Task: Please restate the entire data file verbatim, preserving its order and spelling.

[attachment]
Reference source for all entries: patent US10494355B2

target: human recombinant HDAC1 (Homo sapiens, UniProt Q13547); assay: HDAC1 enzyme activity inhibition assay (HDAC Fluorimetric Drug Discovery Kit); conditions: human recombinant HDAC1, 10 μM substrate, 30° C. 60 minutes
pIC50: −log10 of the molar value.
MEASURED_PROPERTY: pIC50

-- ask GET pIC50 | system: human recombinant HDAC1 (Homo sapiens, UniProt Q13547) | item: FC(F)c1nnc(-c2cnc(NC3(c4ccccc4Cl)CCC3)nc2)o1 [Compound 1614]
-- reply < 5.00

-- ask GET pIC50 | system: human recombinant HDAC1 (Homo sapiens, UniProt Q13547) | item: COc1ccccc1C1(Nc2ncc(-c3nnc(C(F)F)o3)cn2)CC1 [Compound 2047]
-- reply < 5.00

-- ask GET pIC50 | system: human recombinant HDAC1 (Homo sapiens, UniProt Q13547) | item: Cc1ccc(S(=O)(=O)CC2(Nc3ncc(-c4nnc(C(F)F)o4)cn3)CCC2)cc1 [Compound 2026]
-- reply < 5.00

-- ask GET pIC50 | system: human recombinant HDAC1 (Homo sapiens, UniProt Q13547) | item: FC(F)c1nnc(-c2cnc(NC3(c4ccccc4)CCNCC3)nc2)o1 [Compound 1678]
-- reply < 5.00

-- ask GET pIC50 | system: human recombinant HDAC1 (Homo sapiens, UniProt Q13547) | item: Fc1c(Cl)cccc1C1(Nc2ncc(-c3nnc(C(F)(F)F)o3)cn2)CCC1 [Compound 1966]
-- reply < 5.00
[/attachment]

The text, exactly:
Reference source for all entries: patent US10494355B2

target: human recombinant HDAC1 (Homo sapiens, UniProt Q13547); assay: HDAC1 enzyme activity inhibition assay (HDAC Fluorimetric Drug Discovery Kit); conditions: human recombinant HDAC1, 10 μM substrate, 30° C. 60 minutes
pIC50: −log10 of the molar value.
MEASURED_PROPERTY: pIC50

-- ask GET pIC50 | system: human recombinant HDAC1 (Homo sapiens, UniProt Q13547) | item: FC(F)c1nnc(-c2cnc(NC3(c4ccccc4Cl)CCC3)nc2)o1 [Compound 1614]
-- reply < 5.00

-- ask GET pIC50 | system: human recombinant HDAC1 (Homo sapiens, UniProt Q13547) | item: COc1ccccc1C1(Nc2ncc(-c3nnc(C(F)F)o3)cn2)CC1 [Compound 2047]
-- reply < 5.00

-- ask GET pIC50 | system: human recombinant HDAC1 (Homo sapiens, UniProt Q13547) | item: Cc1ccc(S(=O)(=O)CC2(Nc3ncc(-c4nnc(C(F)F)o4)cn3)CCC2)cc1 [Compound 2026]
-- reply < 5.00

-- ask GET pIC50 | system: human recombinant HDAC1 (Homo sapiens, UniProt Q13547) | item: FC(F)c1nnc(-c2cnc(NC3(c4ccccc4)CCNCC3)nc2)o1 [Compound 1678]
-- reply < 5.00

-- ask GET pIC50 | system: human recombinant HDAC1 (Homo sapiens, UniProt Q13547) | item: Fc1c(Cl)cccc1C1(Nc2ncc(-c3nnc(C(F)(F)F)o3)cn2)CCC1 [Compound 1966]
-- reply < 5.00